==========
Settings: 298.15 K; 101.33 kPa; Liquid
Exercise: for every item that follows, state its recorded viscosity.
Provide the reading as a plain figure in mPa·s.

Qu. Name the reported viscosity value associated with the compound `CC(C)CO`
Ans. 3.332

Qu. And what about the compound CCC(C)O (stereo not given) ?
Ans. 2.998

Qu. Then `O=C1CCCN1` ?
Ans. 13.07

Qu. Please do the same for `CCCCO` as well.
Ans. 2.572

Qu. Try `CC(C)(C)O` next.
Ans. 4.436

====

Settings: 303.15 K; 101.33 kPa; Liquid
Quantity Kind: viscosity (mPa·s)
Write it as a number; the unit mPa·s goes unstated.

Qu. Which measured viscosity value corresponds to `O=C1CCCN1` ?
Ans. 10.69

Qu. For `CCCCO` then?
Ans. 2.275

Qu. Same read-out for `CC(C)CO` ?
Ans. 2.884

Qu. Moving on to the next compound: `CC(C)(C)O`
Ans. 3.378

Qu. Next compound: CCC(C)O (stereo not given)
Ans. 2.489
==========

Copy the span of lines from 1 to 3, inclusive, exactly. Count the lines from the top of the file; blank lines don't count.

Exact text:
Settings: 298.15 K; 101.33 kPa; Liquid
Exercise: for every item that follows, state its recorded viscosity.
Provide the reading as a plain figure in mPa·s.